FBI mugshot

Death and the cabin

Paul Demarty considers the life and death of Ted Kaczynski, the Unabomber. There are lessons for Extinction Rebellion, Just Stop Oil and all who despair of majoritarian politics

In April 1996, agents of the Federal Bureau of Investigation descended upon an obscure location, five miles south of the small town of Lincoln in Montana.

Their target was a cabin, without electricity or running water, built to house one man - and ultimately the man himself, Theodore (Ted) Kaczynski, who was photographed on the perp-walk to the feds’ car. In the pictures, he looks exactly as you would expect of such a frontiersman: old jeans ripped and faded, beard bushy, rough and unsculpted, affectless in defeat. But, of course, he was not arrested for being a rural eccentric, of which there are a great many in ‘Big Sky Country’. He was arrested for a series of mail-bombings, of increasing sophistication, spread over the best part of two decades, which killed three and injured dozens, several of whom were permanently maimed.

Kaczynski is now dead, at 81. He died in a prison hospital, where he had been moved from a Colorado ‘supermax’ prison in 2021 after a terminal cancer diagnosis. His death is believed to have been by suicide.

In life, he was always contemptuous of attempts to diagnose him as insane - indeed he sacked his legal team when they proposed such a defence, preferring to make a plea bargain for life in prison without parole. The question of his sanity is interesting, and complicated. Yet more interesting is the way his strange life predicted anxieties that have only become more pronounced over time, especially today. On the left and the right, one finds people prepared to allow him some credit for his worldview - laid out most extensively in the 35,000 word manifesto, Industrial society and its future, which he succeeded in strong-arming his pursuers into having published in The Washington Post. No doubt, with his terminal return to the front pages, many more will finally get round to reading it.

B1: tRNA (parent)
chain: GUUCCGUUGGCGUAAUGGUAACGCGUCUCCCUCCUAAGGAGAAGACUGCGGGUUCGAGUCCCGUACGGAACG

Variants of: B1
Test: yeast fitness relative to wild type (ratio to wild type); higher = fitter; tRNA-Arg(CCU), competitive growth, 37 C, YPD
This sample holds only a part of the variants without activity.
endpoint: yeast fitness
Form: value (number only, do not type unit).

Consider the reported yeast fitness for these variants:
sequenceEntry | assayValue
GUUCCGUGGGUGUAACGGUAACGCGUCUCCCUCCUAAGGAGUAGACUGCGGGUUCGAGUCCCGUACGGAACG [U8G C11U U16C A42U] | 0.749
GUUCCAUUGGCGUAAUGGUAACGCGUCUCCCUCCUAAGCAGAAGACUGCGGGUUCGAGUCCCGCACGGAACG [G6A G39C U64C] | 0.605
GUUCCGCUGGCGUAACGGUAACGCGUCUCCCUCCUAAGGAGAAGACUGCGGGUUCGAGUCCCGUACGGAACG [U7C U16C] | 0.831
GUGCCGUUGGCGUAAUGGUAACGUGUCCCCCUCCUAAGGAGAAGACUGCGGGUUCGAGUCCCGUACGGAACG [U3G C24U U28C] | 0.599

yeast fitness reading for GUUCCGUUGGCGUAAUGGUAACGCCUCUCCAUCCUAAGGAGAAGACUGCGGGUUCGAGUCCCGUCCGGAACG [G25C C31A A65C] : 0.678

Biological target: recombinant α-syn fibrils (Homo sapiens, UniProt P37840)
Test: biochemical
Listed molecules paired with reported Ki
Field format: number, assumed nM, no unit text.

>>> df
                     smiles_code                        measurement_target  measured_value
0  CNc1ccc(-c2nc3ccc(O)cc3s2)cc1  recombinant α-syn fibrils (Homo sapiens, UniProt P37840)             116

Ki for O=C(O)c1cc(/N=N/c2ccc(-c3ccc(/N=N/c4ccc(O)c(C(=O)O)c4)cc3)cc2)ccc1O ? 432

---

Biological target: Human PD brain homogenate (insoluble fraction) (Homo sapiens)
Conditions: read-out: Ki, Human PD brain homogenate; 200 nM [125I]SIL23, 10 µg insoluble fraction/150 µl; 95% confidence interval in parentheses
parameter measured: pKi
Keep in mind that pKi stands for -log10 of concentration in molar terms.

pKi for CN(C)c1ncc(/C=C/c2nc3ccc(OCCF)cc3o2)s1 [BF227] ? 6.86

Online rightists sometimes speak of being ‘Tedpilled’, when they realise the role modern technology plays in the pervasive alienation they reject. Yet it is not only the right. John Zerzan, the anarcho-primitivist icon, carried on a correspondence with him in prison, though Kaczynski thought little of the primitivist movement himself. His criticisms of the emptiness of industrial civilisation find further echoes in the writings of people like Paul Kingsnorth (who, admittedly, is no longer straightforwardly categorised as leftwing). And his attempts to put his ideas into practice serve, perhaps, as a warning for the contemporary green, direct-action movement - from Extinction Rebellion to Just Stop Oil, to Andreas Mälm.